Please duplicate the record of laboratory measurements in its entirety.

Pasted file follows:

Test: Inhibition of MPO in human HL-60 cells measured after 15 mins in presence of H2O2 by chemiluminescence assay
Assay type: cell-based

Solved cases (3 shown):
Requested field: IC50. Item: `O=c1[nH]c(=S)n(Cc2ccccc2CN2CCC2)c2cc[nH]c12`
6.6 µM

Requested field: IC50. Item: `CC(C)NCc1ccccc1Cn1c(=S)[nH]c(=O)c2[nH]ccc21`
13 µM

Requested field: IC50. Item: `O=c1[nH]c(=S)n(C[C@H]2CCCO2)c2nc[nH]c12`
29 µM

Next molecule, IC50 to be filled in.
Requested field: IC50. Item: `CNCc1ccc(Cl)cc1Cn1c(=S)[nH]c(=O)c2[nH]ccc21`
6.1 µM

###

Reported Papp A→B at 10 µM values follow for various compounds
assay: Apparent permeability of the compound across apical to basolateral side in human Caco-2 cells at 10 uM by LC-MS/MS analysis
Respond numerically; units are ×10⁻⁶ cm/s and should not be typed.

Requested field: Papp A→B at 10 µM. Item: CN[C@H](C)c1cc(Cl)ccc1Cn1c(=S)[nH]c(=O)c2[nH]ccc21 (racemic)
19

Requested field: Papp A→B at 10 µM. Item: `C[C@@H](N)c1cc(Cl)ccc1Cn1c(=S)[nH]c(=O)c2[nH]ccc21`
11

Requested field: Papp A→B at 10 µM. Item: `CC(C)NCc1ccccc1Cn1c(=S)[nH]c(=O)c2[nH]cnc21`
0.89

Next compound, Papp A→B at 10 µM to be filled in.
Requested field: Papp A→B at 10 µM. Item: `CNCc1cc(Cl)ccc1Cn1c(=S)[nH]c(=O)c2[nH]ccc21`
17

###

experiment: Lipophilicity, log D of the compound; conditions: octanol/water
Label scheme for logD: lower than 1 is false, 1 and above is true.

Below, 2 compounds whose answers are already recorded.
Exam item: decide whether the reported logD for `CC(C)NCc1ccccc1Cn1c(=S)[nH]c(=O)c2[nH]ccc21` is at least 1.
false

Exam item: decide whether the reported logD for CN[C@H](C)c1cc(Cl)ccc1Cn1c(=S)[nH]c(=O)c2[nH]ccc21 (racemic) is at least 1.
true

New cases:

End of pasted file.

Test: Inhibition of MPO in human HL-60 cells measured after 15 mins in presence of H2O2 by chemiluminescence assay
Assay type: cell-based

Solved cases (3 shown):
Requested field: IC50. Item: `O=c1[nH]c(=S)n(Cc2ccccc2CN2CCC2)c2cc[nH]c12`
6.6 µM

Requested field: IC50. Item: `CC(C)NCc1ccccc1Cn1c(=S)[nH]c(=O)c2[nH]ccc21`
13 µM

Requested field: IC50. Item: `O=c1[nH]c(=S)n(C[C@H]2CCCO2)c2nc[nH]c12`
29 µM

Next molecule, IC50 to be filled in.
Requested field: IC50. Item: `CNCc1ccc(Cl)cc1Cn1c(=S)[nH]c(=O)c2[nH]ccc21`
6.1 µM

###

Reported Papp A→B at 10 µM values follow for various compounds
assay: Apparent permeability of the compound across apical to basolateral side in human Caco-2 cells at 10 uM by LC-MS/MS analysis
Respond numerically; units are ×10⁻⁶ cm/s and should not be typed.

Requested field: Papp A→B at 10 µM. Item: CN[C@H](C)c1cc(Cl)ccc1Cn1c(=S)[nH]c(=O)c2[nH]ccc21 (racemic)
19

Requested field: Papp A→B at 10 µM. Item: `C[C@@H](N)c1cc(Cl)ccc1Cn1c(=S)[nH]c(=O)c2[nH]ccc21`
11

Requested field: Papp A→B at 10 µM. Item: `CC(C)NCc1ccccc1Cn1c(=S)[nH]c(=O)c2[nH]cnc21`
0.89

Next compound, Papp A→B at 10 µM to be filled in.
Requested field: Papp A→B at 10 µM. Item: `CNCc1cc(Cl)ccc1Cn1c(=S)[nH]c(=O)c2[nH]ccc21`
17

###

experiment: Lipophilicity, log D of the compound; conditions: octanol/water
Label scheme for logD: lower than 1 is false, 1 and above is true.

Below, 2 compounds whose answers are already recorded.
Exam item: decide whether the reported logD for `CC(C)NCc1ccccc1Cn1c(=S)[nH]c(=O)c2[nH]ccc21` is at least 1.
false

Exam item: decide whether the reported logD for CN[C@H](C)c1cc(Cl)ccc1Cn1c(=S)[nH]c(=O)c2[nH]ccc21 (racemic) is at least 1.
true

New cases: